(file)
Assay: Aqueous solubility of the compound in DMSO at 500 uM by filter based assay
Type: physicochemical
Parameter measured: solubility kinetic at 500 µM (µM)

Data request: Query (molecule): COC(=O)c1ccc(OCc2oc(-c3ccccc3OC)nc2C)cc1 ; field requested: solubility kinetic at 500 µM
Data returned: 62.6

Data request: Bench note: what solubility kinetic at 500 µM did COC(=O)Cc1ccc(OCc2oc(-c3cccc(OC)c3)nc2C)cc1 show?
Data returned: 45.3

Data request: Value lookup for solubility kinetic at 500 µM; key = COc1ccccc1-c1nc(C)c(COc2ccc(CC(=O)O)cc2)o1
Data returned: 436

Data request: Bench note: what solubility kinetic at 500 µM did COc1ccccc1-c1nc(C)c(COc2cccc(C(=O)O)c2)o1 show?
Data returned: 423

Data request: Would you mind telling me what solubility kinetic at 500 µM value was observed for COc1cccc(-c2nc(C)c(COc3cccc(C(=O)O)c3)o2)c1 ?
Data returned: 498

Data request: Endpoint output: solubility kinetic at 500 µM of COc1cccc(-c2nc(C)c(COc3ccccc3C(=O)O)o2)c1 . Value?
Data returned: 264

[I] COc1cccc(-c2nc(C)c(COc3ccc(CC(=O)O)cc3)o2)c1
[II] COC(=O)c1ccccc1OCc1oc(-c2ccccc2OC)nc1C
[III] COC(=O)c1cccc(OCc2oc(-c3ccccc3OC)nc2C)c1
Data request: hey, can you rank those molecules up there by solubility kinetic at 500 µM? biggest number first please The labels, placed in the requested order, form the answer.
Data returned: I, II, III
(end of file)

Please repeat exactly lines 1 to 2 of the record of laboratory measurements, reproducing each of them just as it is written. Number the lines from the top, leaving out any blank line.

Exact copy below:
Assay: Aqueous solubility of the compound in DMSO at 500 uM by filter based assay
Type: physicochemical